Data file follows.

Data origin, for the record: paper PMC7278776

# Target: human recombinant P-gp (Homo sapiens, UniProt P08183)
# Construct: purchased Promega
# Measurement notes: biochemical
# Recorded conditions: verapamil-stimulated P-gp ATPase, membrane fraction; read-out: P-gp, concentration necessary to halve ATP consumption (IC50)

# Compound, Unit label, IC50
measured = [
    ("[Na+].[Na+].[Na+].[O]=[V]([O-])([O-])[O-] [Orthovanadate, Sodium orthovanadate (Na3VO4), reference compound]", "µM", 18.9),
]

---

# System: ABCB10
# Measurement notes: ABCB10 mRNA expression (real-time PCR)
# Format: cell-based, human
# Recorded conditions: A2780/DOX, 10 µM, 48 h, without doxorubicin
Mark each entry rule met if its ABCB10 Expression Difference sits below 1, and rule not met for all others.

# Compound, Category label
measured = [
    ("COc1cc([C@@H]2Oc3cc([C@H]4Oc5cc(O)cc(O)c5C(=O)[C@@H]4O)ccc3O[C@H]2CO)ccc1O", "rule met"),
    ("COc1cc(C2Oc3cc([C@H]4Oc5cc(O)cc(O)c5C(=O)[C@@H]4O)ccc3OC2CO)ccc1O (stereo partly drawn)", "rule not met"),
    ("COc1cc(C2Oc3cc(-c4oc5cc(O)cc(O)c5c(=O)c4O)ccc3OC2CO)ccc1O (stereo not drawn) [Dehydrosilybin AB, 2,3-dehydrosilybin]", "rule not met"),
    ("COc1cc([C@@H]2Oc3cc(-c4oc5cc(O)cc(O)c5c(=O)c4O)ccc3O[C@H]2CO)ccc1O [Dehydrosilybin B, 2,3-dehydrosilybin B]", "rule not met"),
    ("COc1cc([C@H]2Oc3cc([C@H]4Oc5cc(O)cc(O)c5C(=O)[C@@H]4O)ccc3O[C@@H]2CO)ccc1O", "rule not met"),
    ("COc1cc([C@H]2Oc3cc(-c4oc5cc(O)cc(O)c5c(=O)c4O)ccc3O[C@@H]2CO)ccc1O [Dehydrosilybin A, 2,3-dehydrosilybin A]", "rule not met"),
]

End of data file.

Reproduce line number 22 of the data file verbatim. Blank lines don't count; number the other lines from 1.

    ("COc1cc([C@H]2Oc3cc([C@H]4Oc5cc(O)cc(O)c5C(=O)[C@@H]4O)ccc3O[C@@H]2CO)ccc1O", "rule not met"),